Beginning in 2004 the Jordanian government began studying the Kingdom’s options to meet its rising energy needs, with nuclear power as one of the possibilities. Three years later King Abdullah II stated that Jordan was “looking at nuclear power for peaceful and energy purposes” and by the end of 2007 the government issued a revised and updated National Master Strategy of Energy, which called for six percent of Jordan’s electrical output to come from nuclear power by 2020.
Four years later, in September 2011 the Jordan Atomic Energy Commission (JAEC) issued a “White Paper on Nuclear Energy in Jordan” describing the results of a pre-feasibility study and further elaborating a national policy rationale for nuclear energy.
Jordan has completed the first stage of a tender for its nuclear energy program and intends to have at least one reactor connected to the grid by 2020. JAEC’s proposal is to have a 700-1200 MW reactor operating by 2020, and a second by 2025.
By any measure, Jordan’s energy situation is grim. The U.S. government’s Energy Information Administration notes, “Jordan, unlike its immediate neighbors, does not possess significant energy resources… As a result of its lack of significant energy resources, Jordan relies heavily on imports of crude oil, petroleum products, and natural gas to meet domestic energy demand.
Not have those imports been immune from the political turmoil sweeping the region. Following the outbreak of the Arab Spring two years ago, the Arab Gas Pipeline, which transports natural gas from Egypt to Jordan, has been attacked numerous times, forcing Jordan to spend increasing amounts of scarce hard currency on back-up fossil fuels for power generation, just at a time when oil prices have been increasing. Over the past two years the country has spent at least $1.4 billion on heavy fuel oil and diesel to replace lost gas from the AGP.
Adding to the allure of nuclear energy is Jordan’s discovery of uranium resources, which the government views as a potentially secure, domestic fuel source for its reactors, as well as a revenue source for funding its first nuclear power plant.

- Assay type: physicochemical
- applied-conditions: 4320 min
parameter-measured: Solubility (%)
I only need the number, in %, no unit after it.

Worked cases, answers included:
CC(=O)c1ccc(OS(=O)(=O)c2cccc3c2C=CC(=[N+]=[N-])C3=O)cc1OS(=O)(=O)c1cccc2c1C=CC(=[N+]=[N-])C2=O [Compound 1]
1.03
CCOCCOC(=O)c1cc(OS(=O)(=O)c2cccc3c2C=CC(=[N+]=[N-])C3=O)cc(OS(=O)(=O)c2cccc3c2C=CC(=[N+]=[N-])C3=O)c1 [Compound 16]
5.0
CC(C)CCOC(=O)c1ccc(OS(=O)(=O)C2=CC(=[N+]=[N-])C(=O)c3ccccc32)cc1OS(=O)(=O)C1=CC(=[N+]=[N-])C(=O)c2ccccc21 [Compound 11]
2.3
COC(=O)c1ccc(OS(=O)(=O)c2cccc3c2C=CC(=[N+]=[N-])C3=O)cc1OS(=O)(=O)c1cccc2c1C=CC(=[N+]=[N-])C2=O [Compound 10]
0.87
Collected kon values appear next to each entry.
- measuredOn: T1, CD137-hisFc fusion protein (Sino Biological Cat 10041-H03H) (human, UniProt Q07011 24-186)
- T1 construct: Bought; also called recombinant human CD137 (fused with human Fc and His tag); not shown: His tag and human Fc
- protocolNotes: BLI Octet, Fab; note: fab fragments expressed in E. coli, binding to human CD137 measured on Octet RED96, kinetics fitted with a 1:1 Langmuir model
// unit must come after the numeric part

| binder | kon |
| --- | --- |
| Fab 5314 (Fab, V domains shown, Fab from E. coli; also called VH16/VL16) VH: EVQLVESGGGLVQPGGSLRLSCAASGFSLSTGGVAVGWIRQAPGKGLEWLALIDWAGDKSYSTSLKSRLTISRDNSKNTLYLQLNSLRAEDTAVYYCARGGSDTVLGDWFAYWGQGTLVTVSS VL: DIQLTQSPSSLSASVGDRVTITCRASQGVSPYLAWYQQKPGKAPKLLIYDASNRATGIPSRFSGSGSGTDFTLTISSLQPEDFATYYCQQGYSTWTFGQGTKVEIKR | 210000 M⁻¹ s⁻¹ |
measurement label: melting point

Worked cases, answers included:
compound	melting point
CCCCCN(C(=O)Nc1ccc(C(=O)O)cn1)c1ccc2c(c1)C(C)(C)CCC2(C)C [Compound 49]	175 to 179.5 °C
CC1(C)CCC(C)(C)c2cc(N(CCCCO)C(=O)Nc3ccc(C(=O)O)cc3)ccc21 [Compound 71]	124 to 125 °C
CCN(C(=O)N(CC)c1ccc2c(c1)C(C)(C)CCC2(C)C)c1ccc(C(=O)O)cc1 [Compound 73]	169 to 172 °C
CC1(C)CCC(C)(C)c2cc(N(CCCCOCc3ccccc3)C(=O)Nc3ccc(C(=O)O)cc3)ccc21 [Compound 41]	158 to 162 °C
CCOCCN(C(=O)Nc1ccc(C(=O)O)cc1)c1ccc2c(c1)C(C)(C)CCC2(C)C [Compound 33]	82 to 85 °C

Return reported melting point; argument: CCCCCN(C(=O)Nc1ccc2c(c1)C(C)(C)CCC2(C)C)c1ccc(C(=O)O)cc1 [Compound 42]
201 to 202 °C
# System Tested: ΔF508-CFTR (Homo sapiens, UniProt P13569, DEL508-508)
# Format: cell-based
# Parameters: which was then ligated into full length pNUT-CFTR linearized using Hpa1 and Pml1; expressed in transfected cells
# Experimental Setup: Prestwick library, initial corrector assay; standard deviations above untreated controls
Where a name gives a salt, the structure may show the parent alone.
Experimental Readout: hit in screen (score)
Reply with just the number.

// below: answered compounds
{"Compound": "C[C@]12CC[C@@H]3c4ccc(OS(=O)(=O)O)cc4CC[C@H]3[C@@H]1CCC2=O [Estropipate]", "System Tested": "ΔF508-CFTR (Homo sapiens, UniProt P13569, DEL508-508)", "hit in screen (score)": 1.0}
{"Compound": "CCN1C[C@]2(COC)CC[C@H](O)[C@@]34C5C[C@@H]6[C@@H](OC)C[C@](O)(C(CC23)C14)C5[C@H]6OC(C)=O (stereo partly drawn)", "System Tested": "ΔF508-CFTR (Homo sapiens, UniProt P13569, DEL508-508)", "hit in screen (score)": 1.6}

But some in the Kingdom are expressing sticker shock at the projected costs of embracing nuclear power, as Jordan’s worsening economic situation increases public concerns over how Jordan can afford a nuclear power program now estimated to cost at least $5 billion, with many arguing that the Kingdom should deploy more renewable energy resources instead.
Accordingly, Jordan’s policy makers have come under increasing pressure from the public to justify the enormous expenditure. With decreasing political and financial support, concerns about Jordan’s ambitious nuclear program have multiplied.
What may ultimately doom Jordan’s nuclear ambitions, however, is a resource even more scarce in the Kingdom than uranium – water.
Jordan’s Minister of Water Hazem Nasser has noted, “We live in a chronic water problem. And we are now at the edge of moving from a chronic water problem into a water crisis.”
Jordan’s Royal Commission for Water noted in its report, “Water for Life: Jordan’s Water Strategy, 2008-2022” that the Kingdom has an annual per capita water supply of 145 cubic meters. To put this figure in context, the United Nations describes nations with less than 500 cubic meters per person per year as having an “absolute scarcity” of water.
Fourteen years ago King Abdullah II commented, “Our Water situation forms a strategic challenge that cannot be ignored. We have to balance between drinking water needs and industrial and irrigation water requirements. Drinking water remains the most essential and the highest priority issue.”
And the shortages continue. Jordan’s Minister of Water and Irrigation HE Raed Abu Saud noted in the strategy report, “Jordan has very limited water resources. In 2007 the Demand exceeded Resources by 638 million cubic meters/year and the Allocations exceeded Resources by 73 million cubic meters… Water is an essential commodity for Municipal, Industrial and Agricultural uses. The increasing water deficit year-on-year poses a serious future threat that will impact all sectors.”
And nuclear power plants, whatever their design, are significant users of water for cooling purposes. Safa Al Jayoussi, an activist with Greenpeace in Jordan, succinctly summed up the issue, noting, “Nuclear power plants require large quantities of cooling water, usually from a large river or a large lake. But, in Jordan, we don’t really have any sources of water.”
While Jordan’s nascent nuclear power industry has its advocates, it may well be water, the Middle East’s most precious resource, rather than fiscal issues that shoves the country’s nuclear hopes farther into the future. As King Abdullah II noted, potable water “remains the most essential and the highest priority issue” and no one at the Water Ministry has yet advanced a plan how the Kingdom might make up its annual water deficit of 73 million cubic meters.
By. John C.K Daly of Oilprice.com